It’s no secret that the past couple of years have been challenging for pastures and hayfields.
This past spring, livestock came out of winter with some of the lowest body condition scores we have seen in a long time, primarily due to low-quality forages from 2018.
This may have led to some calving problems that many indicated having this spring. I hope that these two factors do not lead to low conception rates as well.
Forages analyzed from this year indicate that quality is going to be an issue again.
Many of the first cutting samples from this year have protein levels in the single digits and total digestible nutrient levels below 50.
To make matters worse, we have an extremely low supply of forages and straw.
So, what can we do now to prepare for extending the grazing season and having the best quality forages this winter?
Many have already reported in this column suggestions for dealing with the challenges we are facing. It’s close to being too late to plant some late season forages, but still a possibility.
Controlling weeds in pastures and forage fields to increase quality will help.
Soil sampling for established pastures and forage fields to be planted next spring is important.
With initial forage analysis coming in at very low nutritional levels, it is critical that you have your forages analyzed. Winter feed costs typically represent the largest portion of livestock expenses.
A forage analysis is the only way to determine if hay will meet an animal’s nutrient requirements during the winter.
At least sample each cutting to determine the nutrient value of each.
This will allow you to determine now which forage to feed the animals you have with the highest nutrient requirement.
Although many of us had some decent weather to get second, third and, hopefully, fourth cuttings of forages harvested in a timely manner, knowing what the quality is will be extremely helpful.
For much of the forages made this spring, corn will need to be supplemented to increase the energy needs, but a protein source such as soybean meal may also need to be added.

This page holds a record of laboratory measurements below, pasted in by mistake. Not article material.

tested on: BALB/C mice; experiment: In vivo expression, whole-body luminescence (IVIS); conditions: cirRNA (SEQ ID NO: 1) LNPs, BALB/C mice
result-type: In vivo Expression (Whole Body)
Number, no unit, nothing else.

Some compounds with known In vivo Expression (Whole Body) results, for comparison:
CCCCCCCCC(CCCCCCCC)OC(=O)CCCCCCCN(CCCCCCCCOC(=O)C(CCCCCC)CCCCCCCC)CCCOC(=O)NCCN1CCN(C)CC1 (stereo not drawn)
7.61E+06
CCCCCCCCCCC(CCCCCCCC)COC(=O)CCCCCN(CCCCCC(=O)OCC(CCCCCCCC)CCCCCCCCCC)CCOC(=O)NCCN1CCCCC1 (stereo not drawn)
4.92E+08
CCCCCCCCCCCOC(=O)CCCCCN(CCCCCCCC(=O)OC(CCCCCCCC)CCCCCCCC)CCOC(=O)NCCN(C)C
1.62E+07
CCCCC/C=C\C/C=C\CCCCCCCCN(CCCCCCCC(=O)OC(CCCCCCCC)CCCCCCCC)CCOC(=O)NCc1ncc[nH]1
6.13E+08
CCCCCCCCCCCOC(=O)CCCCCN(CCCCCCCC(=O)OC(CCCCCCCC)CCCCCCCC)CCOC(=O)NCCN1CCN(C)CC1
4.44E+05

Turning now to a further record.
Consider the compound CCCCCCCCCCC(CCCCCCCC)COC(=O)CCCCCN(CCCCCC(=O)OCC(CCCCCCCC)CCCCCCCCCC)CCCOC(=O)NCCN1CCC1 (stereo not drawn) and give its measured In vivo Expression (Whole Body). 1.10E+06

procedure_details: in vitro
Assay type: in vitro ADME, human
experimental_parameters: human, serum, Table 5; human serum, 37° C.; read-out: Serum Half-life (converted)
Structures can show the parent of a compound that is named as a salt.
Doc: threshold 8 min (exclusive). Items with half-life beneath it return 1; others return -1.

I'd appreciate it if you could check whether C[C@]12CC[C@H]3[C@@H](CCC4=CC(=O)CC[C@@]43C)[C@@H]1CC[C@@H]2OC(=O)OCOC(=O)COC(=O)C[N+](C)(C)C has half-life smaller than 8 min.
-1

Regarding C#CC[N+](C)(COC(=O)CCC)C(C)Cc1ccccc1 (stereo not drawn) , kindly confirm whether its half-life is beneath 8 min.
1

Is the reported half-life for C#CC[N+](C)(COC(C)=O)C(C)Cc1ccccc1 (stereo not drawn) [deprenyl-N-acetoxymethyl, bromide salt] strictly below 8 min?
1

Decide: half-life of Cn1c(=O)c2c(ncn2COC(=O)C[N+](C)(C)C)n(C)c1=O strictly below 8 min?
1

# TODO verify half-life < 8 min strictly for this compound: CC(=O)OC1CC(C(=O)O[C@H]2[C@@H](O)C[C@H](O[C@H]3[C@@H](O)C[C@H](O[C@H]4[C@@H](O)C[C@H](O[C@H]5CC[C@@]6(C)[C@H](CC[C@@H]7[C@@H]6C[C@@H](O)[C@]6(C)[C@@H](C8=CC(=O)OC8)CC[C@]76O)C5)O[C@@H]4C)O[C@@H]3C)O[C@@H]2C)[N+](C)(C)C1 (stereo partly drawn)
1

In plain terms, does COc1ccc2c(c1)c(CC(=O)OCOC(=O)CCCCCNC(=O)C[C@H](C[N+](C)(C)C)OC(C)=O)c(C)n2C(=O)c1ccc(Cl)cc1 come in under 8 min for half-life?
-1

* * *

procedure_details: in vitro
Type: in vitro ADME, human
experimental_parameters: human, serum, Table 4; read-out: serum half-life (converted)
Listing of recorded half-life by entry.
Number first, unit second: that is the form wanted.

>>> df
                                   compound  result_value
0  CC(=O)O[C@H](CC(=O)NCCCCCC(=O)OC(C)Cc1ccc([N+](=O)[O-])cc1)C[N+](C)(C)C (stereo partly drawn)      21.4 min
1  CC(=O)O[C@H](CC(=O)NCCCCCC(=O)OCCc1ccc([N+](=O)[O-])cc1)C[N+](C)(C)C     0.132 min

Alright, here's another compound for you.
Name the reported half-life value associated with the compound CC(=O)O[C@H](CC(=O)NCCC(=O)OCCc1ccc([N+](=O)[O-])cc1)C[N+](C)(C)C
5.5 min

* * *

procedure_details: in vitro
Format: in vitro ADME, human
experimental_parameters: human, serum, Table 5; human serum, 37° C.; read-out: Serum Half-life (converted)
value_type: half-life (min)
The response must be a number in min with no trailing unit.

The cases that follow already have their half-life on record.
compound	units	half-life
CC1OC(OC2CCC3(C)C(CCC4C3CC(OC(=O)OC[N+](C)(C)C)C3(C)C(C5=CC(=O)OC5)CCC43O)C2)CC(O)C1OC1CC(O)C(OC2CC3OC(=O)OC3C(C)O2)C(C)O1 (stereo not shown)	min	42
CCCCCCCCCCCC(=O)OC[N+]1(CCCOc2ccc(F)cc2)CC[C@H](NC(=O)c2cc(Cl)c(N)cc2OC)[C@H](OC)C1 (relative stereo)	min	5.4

With tight supplies across the state, you will want to determine your inventory and quality as early as possible.
This will give you time now to purchase additional forages or supplements instead of scrambling to find them this winter.
If you do need to purchase additional hay, hopefully, it has an analysis on it. Unfortunately, many times they do not.
Visual estimation of the nutritive value of hay is nearly impossible. Visually you can estimate maturity, condition, purity, color and smell.
Nutrient levels will also vary depending upon level of legumes compared to grasses in the bale. If purchased hay has not been tested, it should be sampled and analyzed so you can plan your feeding program.
Many of the county extension offices or local feed dealers have a hay probe that you can use to collect samples. It is extremely important to follow the correct sampling procedures for accurate results.
Forage tests are relatively inexpensive compared to the value of knowing what you are feeding and when it is needed.
It is possible for an animal to starve to death with their head in a round bale feeder all winter long. It happened last year.
So now is the time to determine the quantity and quality of the forages we have to determine the best feeding program possible.
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